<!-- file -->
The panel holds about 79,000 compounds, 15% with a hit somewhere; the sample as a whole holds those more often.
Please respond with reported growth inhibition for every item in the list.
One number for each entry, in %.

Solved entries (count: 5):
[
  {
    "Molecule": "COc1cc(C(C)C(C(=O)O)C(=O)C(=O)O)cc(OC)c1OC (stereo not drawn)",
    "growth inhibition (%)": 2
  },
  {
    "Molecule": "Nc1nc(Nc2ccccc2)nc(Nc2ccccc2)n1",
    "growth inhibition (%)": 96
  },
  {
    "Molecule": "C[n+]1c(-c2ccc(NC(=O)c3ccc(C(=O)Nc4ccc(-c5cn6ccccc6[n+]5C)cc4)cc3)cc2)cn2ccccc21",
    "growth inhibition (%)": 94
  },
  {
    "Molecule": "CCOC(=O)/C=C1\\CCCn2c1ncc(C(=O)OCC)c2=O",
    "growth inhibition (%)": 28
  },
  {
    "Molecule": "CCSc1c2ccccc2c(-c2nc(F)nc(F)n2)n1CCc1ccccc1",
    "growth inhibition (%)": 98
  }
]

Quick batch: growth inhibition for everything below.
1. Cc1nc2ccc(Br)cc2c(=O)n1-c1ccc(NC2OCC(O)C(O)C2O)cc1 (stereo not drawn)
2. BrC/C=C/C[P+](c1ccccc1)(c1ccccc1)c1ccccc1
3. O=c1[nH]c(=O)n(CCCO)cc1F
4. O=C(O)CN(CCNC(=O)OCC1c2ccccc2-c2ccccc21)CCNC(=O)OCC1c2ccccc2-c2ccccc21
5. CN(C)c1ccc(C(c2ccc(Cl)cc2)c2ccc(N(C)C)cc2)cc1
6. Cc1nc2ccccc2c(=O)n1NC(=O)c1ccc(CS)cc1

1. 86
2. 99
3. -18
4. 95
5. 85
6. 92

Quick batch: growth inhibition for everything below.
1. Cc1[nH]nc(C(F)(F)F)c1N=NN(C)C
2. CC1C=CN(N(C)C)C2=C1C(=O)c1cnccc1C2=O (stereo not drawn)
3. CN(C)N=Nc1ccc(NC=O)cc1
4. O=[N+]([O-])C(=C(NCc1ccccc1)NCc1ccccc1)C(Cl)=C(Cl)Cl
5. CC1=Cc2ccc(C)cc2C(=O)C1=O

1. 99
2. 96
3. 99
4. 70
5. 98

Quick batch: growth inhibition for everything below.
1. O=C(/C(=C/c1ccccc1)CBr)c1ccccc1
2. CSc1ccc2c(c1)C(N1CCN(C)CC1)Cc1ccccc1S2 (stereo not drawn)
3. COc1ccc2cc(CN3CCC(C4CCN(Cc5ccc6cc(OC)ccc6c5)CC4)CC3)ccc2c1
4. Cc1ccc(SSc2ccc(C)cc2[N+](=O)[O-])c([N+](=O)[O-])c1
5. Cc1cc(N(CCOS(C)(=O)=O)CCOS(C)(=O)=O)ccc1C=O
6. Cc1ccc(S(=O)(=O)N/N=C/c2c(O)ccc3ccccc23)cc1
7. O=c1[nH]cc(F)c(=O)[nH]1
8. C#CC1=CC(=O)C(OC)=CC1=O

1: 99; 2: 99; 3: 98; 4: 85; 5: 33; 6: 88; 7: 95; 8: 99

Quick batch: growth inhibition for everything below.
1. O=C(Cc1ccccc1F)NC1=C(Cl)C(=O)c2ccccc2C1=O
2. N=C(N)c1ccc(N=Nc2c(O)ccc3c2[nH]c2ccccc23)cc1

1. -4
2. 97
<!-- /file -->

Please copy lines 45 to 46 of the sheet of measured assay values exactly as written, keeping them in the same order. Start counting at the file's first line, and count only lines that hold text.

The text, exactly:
5. CC1=Cc2ccc(C)cc2C(=O)C1=O

1. 99